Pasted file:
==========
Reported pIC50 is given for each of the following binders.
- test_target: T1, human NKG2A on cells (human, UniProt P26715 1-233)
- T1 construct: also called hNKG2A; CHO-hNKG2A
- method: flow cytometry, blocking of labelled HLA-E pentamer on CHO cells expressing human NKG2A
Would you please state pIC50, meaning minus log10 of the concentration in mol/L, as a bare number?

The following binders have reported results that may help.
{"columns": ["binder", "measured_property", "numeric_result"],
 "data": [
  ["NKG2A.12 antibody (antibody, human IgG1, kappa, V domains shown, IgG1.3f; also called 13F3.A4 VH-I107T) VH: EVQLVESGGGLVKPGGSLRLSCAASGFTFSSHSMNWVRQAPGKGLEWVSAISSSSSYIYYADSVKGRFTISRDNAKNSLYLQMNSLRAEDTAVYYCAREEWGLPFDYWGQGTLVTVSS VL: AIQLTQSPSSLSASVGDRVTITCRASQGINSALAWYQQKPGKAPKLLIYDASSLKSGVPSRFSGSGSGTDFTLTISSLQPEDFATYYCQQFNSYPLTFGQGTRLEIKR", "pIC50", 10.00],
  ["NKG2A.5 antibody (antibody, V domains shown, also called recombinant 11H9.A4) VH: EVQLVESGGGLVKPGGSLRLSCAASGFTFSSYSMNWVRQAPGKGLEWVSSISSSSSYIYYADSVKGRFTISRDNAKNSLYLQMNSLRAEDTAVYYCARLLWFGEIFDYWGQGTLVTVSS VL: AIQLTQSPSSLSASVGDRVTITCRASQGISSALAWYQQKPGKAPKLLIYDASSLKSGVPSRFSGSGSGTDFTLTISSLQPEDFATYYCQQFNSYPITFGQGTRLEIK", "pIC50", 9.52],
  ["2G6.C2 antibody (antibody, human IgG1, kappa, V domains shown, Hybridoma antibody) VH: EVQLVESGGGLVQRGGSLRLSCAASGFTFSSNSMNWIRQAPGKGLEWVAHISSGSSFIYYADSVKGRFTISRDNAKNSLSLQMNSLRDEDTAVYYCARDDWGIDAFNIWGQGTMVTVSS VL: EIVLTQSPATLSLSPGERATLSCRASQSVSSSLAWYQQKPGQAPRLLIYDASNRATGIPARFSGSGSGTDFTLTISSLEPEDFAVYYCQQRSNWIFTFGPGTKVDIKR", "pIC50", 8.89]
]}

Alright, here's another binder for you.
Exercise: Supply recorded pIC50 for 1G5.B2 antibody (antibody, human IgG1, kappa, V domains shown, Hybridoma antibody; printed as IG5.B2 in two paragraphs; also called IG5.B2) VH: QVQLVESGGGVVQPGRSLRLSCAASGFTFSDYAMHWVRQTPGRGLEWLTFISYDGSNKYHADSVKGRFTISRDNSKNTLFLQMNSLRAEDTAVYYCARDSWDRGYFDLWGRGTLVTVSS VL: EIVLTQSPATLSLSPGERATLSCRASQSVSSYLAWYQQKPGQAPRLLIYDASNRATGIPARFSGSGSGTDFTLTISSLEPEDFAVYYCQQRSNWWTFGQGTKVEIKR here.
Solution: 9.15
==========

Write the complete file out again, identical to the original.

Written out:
Reported pIC50 is given for each of the following binders.
- test_target: T1, human NKG2A on cells (human, UniProt P26715 1-233)
- T1 construct: also called hNKG2A; CHO-hNKG2A
- method: flow cytometry, blocking of labelled HLA-E pentamer on CHO cells expressing human NKG2A
Would you please state pIC50, meaning minus log10 of the concentration in mol/L, as a bare number?

The following binders have reported results that may help.
{"columns": ["binder", "measured_property", "numeric_result"],
 "data": [
  ["NKG2A.12 antibody (antibody, human IgG1, kappa, V domains shown, IgG1.3f; also called 13F3.A4 VH-I107T) VH: EVQLVESGGGLVKPGGSLRLSCAASGFTFSSHSMNWVRQAPGKGLEWVSAISSSSSYIYYADSVKGRFTISRDNAKNSLYLQMNSLRAEDTAVYYCAREEWGLPFDYWGQGTLVTVSS VL: AIQLTQSPSSLSASVGDRVTITCRASQGINSALAWYQQKPGKAPKLLIYDASSLKSGVPSRFSGSGSGTDFTLTISSLQPEDFATYYCQQFNSYPLTFGQGTRLEIKR", "pIC50", 10.00],
  ["NKG2A.5 antibody (antibody, V domains shown, also called recombinant 11H9.A4) VH: EVQLVESGGGLVKPGGSLRLSCAASGFTFSSYSMNWVRQAPGKGLEWVSSISSSSSYIYYADSVKGRFTISRDNAKNSLYLQMNSLRAEDTAVYYCARLLWFGEIFDYWGQGTLVTVSS VL: AIQLTQSPSSLSASVGDRVTITCRASQGISSALAWYQQKPGKAPKLLIYDASSLKSGVPSRFSGSGSGTDFTLTISSLQPEDFATYYCQQFNSYPITFGQGTRLEIK", "pIC50", 9.52],
  ["2G6.C2 antibody (antibody, human IgG1, kappa, V domains shown, Hybridoma antibody) VH: EVQLVESGGGLVQRGGSLRLSCAASGFTFSSNSMNWIRQAPGKGLEWVAHISSGSSFIYYADSVKGRFTISRDNAKNSLSLQMNSLRDEDTAVYYCARDDWGIDAFNIWGQGTMVTVSS VL: EIVLTQSPATLSLSPGERATLSCRASQSVSSSLAWYQQKPGQAPRLLIYDASNRATGIPARFSGSGSGTDFTLTISSLEPEDFAVYYCQQRSNWIFTFGPGTKVDIKR", "pIC50", 8.89]
]}

Alright, here's another binder for you.
Exercise: Supply recorded pIC50 for 1G5.B2 antibody (antibody, human IgG1, kappa, V domains shown, Hybridoma antibody; printed as IG5.B2 in two paragraphs; also called IG5.B2) VH: QVQLVESGGGVVQPGRSLRLSCAASGFTFSDYAMHWVRQTPGRGLEWLTFISYDGSNKYHADSVKGRFTISRDNSKNTLFLQMNSLRAEDTAVYYCARDSWDRGYFDLWGRGTLVTVSS VL: EIVLTQSPATLSLSPGERATLSCRASQSVSSYLAWYQQKPGQAPRLLIYDASNRATGIPARFSGSGSGTDFTLTISSLEPEDFAVYYCQQRSNWWTFGQGTKVEIKR here.
Solution: 9.15